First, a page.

A 30 Days Agile Experience

In September 2017 the Ministry of Testing had a crowd-based knowledge sharing event called “30 Days of Agile Testing” with a small learning activity for each day of the month. As with the similar security event I set up a weekly schedule at work to meet for an time-boxed hour and discuss 3-5 selected topics each time.

Our score was 17 topics discussed – some more discussed than actually tried out. Hence the half marks on the poster on the window below. Me and my coworkers work on many different teams – so to dig into specific team tools and processes was out of scope.

Here is a few of our findings:

IMG_0007

Links to “the Club” on some of the topics we selected:

 

 

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Less Test Managers, More Test Coaches

One of the trends/shifts I experience in testing & test management in particular is the Test Coach as discussed initially here: The Shift-Coach Testing Trend (Oct, 2016). Recently (Aug 2017) it came up again in a Twitter thread, where Stephen Janaway stated the inspiration to the title of this blog post.

Less Test Managers and more coaches. That’s how I see it going.

Fittingly as he inspired the first post with his talk “How I Lost My Job As a Test Manager” presented at Test Bash 2015. This post is a further elaboration of the Shift-Coach test management trend. Here are some of my experiences:

  • I have been assigned to an agile development team to introduce them to 3 Amigos, Test data driven test automation and such things. The purpose of my involvement was to enable the team to continue the practices without me, and without testers besides the business analyst / product owner (See The domain expert is the tester) as they are doing Shift-left. Similar to an agile or scrum coach, my approach was to look at it as a change in the way of working.
  • Another project is an infrastructure project, there are no testers only technicians configuring Cisco routers that by software can replace firewalls, iron ports, VM servers and other network equipment. The project has to implement 80+ of these, so I setup both a test process and an ITIL change request process acting as a test and release manager – another quite frequent trend. I could continue in the project for the duration, but instead I setup guidance and leave when it’s sufficiently in place.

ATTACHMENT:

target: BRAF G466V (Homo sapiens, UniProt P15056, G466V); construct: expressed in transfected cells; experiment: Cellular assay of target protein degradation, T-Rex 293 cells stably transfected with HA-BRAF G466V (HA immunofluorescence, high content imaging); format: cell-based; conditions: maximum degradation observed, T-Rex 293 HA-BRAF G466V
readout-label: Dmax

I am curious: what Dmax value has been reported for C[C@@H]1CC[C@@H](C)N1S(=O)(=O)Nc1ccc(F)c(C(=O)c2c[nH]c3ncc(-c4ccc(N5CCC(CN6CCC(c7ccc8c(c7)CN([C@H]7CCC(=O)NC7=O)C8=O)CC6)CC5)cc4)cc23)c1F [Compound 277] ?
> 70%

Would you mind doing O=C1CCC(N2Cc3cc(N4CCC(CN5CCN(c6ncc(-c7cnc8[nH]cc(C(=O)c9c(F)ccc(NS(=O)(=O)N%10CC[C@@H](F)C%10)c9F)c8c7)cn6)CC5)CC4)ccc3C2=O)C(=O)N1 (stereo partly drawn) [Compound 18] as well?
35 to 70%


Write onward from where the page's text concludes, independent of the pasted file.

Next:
This might be similar to a test architect, a (internal) test consultant activity. It has nothing to do with diminishing testing. Rather I see it as more testing happening, something that would not have been done without the coaching from a test manager. It’s all about finding a test approach that is fit for the context.

Here are some things others have written:

The competence of the test coach is to have enough change management expertise (people skills) and test management expertise (domain skills) to know how to coach and facilitate the change. Should test coaches test too, perhaps when required, but not necessarily. The activity is primarily to up-skill the team to continue on their own.

The “Test Coach” is a trend similar to “shift-left” and all the other shifts in testing and test management. I see it as a pattern, and what I read from the threads and discussions is that many test managers gradually shift towards test coaches.

2017-07-03 13.57.42

Don’t request the kitchen sink

More and more often I see outsourcing contracts that requests 10-15 test phases. It looks like someone has simply thrown the book at it, and not considered if it is an infrastructure project, a software development project or COTS implementation or – what on earth, they actually want to learn from the testing.

These are the phases of a recent project:

  • Environment Acceptance testing
  • Hardware and integration testing
  • Component testing
  • Component- integration testing
  • Installation test
  • System testing
  • Functional testing
  • Regression testing
  • Security testing
  • Performance testing
  • Operational acceptance testing
  • Service Level testing

It’s a challenge in the vendor reply. The vendor will want to reply to all test phases in order to be compliant with the tender, and not loose points. There is no room for elaboration or discussion if you want in on the bid process.

Quite often the requester comes back and say “we didn’t want all those weird testing things, we just want something that works for us”. But when the contract is signed and the work set in motion the project team have challenge to make the testing practical within the framework of the contract. This goes from both sides. Many good hours can be wasted with unwinding cumbersome contractual terms.

What I usually do in such a situation is to bundle the contract’s testing scope into fewer activities, and setup a mapping so that everything is covered. That is if the client allows me to make the activities practical and context-driven. If not – my hands are tied, and we deliver according to spec – even if the chapters of the test plans are set in stone.

Let’s work towards better deals for testing activities. If you are looking to prepare a BID include a test manager – and have a discussion of the value-add and learning of testing up front. There is no one book of how to do testing. Instead spend the time and money figuring out your context. Figure out what phases are on the client side, and what is on the vendor side. Have a test management consultant on retainer for before and after the bid process. Do something to discuss your test strategy and put the guidelines in the contracts, so that the vendors can propose a solution.